Adobe Playground Designed by Children and Architects

Bonnie Alter/CC BY 2.0

It looks like something from outer space plunked down in London's busy river-side complex, the South Bank. The architects, Small Earth, call it a Super Adobe, but it's clear these kids call it fun--even on a miserable rainy day.

Made out of rammed earth, these buildings have travelled the world. Fifty were built in Nepal for an orphans' village, now these have been constructed with pupils from a nursery school in west London.

Bonnie Alter/CC BY 2.0

Small Earth built this complex in six weeks this past summer using very simple and basic materials and organic produce to support the Permaculture element of the domes.

Bonnie Alter/CC BY 2.0

The playground is made from earth-filled tubes covered with plaster. The long fabric tubes filled with adobe (earth, sand, cement or lime) take the form of domes which are an easy construction.

The concept was developed by Iranian architect Nader Khalili who created his Super Adobe system in 1984, in response to a NASA call for designs for human settlements on the Moon and Mars. Then it was adapted for humanitarian projects such as emergency shelters during the Gulf Wars. He later founded the California Institute of Earth Art and Architecture (Cal-Earth), where he taught his Super adobe building technique.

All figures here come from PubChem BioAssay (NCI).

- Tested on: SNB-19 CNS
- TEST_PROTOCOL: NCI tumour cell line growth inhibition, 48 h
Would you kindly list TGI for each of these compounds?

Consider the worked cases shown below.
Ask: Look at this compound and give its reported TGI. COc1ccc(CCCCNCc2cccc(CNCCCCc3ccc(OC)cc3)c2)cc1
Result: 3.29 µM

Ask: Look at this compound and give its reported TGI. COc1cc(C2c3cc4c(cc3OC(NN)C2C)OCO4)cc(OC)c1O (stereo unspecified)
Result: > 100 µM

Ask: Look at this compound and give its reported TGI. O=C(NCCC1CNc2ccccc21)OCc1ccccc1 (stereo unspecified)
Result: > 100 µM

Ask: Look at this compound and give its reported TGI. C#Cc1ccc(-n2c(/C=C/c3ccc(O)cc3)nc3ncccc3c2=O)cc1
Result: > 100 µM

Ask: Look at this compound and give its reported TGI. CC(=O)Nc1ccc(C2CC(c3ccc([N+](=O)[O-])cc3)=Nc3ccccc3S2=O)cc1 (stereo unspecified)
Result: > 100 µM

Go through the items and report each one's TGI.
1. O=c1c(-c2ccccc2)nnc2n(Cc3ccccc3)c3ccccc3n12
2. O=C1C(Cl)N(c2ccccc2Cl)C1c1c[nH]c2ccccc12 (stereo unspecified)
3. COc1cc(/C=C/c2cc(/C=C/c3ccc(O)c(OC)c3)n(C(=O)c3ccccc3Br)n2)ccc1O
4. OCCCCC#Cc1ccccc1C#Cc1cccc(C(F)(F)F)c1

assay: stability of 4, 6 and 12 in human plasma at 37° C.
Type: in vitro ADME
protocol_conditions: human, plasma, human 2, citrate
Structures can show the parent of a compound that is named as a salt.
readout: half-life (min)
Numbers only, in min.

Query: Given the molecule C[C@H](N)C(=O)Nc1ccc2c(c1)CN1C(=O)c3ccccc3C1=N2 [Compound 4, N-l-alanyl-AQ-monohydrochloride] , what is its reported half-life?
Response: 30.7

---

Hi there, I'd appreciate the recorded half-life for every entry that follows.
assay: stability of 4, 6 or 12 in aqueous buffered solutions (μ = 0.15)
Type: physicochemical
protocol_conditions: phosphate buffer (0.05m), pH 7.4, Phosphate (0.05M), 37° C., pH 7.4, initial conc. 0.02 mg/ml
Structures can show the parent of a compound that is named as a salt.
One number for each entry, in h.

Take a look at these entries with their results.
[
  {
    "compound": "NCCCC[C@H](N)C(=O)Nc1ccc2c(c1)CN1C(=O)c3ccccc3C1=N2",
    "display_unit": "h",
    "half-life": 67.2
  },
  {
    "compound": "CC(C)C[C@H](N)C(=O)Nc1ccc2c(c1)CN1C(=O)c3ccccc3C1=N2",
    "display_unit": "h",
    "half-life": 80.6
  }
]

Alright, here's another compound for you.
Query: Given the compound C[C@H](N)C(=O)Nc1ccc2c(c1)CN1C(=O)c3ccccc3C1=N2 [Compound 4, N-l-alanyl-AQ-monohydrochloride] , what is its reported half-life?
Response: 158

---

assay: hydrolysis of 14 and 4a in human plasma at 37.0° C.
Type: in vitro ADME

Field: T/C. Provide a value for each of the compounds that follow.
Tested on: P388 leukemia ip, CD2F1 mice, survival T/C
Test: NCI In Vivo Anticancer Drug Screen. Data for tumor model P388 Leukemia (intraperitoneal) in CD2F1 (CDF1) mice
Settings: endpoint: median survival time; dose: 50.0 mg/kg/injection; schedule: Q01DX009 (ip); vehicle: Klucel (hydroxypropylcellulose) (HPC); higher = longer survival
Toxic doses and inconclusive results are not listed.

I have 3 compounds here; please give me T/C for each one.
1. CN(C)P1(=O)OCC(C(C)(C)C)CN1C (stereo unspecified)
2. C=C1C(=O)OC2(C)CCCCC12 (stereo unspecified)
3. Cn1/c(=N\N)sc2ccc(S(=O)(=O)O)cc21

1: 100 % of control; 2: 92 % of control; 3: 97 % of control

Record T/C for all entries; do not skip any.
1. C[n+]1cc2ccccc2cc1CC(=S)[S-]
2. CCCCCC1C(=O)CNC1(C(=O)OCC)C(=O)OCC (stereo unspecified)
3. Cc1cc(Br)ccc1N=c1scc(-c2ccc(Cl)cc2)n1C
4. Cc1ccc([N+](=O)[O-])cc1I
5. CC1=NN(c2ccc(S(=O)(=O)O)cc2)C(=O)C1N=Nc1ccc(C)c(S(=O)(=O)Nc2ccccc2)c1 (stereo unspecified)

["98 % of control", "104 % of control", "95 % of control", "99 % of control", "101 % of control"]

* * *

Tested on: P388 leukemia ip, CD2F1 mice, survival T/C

Bonnie Alter/CC BY 2.0

The adobe concept can be used for single and double-curved walls. Think of bunkers during war times, although these were usually made of sand. The buildings are environmentally friendly, ecologically sound and very versatile and affordable.

Bonnie Alter/CC BY 2.0

Advice was provided by the young students at Hounslow Heath Infant and Nursery School. They already had a large adobe playground at their school. It was built to reduce noise pollution from planes passing overhead since it is located under the Heathrow airport flight path.

Bonnie Alter/CC BY 2.0 April, 2014

It's two years later. The play structure is hot pink now and a lot livelier and more attractive than dingy brown. Nothing like a good coat of paint.

Tags: Architecture | London | Sustainable Development

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